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Max of 2 dates


Max of 2 dates

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Sean Pearce
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Alan.B (6/25/2013)
Which is why I included two solutions: My original solution which I believe is correct and one which was cleaner and faster than the one Michael posted.


Do you not test before making performance claims?

Michael Valentine Jones
SQL Server Execution Times:
CPU time = 265 ms, elapsed time = 117 ms.

Alan.B
SQL Server Execution Times:
CPU time = 812 ms, elapsed time = 269 ms.



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Sean Pearce (6/26/2013)
Alan.B (6/25/2013)
Which is why I included two solutions: My original solution which I believe is correct and one which was cleaner and faster than the one Michael posted.


Do you not test before making performance claims?

Michael Valentine Jones
SQL Server Execution Times:
CPU time = 265 ms, elapsed time = 117 ms.

Alan.B
SQL Server Execution Times:
CPU time = 812 ms, elapsed time = 269 ms.


First, good morning to you too. I am not trying to win a contest here and would like to think we are all on the same team. If I was mistaken it would not be the first time on this forum. That said, perhaps a friendlier tone is in order?

Regarding your question... I would not make performance claims without testing. Can you post the ddl you used to come up with those numbers? What are you comparing to what? I don't have a server handy at the moment but Id like to see how you came up with these results; they were different then mine. I will re-test this later this morning and post my results.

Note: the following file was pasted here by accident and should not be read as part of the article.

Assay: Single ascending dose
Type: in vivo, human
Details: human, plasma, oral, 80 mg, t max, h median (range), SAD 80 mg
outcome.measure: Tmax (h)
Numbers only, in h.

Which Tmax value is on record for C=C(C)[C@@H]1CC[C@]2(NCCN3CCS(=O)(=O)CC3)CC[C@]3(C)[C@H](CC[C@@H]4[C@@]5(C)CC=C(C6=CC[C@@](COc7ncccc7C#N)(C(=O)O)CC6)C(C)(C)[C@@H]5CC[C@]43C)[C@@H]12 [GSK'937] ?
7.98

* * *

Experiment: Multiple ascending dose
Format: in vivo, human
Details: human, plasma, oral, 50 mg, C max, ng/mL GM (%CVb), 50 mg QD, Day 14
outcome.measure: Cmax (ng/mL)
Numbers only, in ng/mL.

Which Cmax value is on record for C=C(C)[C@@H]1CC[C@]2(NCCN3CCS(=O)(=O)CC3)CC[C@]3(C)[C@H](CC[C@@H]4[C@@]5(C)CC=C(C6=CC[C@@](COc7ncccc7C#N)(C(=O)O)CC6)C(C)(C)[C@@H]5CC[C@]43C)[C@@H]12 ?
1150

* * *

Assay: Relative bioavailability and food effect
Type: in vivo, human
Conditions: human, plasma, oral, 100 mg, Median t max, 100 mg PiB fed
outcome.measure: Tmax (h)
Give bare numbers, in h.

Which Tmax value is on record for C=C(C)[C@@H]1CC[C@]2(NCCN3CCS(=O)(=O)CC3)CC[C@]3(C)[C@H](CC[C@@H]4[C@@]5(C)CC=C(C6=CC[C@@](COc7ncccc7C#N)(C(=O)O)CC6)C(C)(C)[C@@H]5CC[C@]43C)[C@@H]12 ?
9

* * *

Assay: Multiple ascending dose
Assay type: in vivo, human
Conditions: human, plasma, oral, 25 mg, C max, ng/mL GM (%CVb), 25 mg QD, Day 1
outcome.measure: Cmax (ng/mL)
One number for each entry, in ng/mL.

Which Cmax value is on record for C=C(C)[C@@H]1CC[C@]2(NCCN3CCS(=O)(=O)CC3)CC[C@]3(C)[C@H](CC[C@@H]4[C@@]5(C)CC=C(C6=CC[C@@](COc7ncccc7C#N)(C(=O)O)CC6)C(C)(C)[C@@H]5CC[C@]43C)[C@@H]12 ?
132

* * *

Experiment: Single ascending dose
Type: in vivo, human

-- Alan Burstein



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Alan.B (6/26/2013)
Sean Pearce (6/26/2013)
Alan.B (6/25/2013)
Which is why I included two solutions: My original solution which I believe is correct and one which was cleaner and faster than the one Michael posted.


Do you not test before making performance claims?

Michael Valentine Jones
SQL Server Execution Times:
CPU time = 265 ms, elapsed time = 117 ms.

Alan.B
SQL Server Execution Times:
CPU time = 812 ms, elapsed time = 269 ms.


First, good morning to you too. I am not trying to win a contest here and would like to think we are all on the same team. If I was mistaken it would not be the first time on this forum. That said, perhaps a friendlier tone is in order?

Regarding your question... I would not make performance claims without testing. Can you post the ddl you used to come up with those numbers? What are you comparing to what? I don't have a server handy at the moment but Id like to see how you came up with these results; they were different then mine. I will re-test this later this morning and post my results.

Good afternoon.

I think the onus on supplying DDL for a performance test is on the person who claimed their code is faster.

Mine was simply creating two tables with a date column and loading 500,000 random dates.



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Sean Pearce (6/26/2013)
Alan.B (6/26/2013)
Sean Pearce (6/26/2013)
Alan.B (6/25/2013)
Which is why I included two solutions: My original solution which I believe is correct and one which was cleaner and faster than the one Michael posted.


Do you not test before making performance claims?

Michael Valentine Jones
SQL Server Execution Times:
CPU time = 265 ms, elapsed time = 117 ms.

Alan.B
SQL Server Execution Times: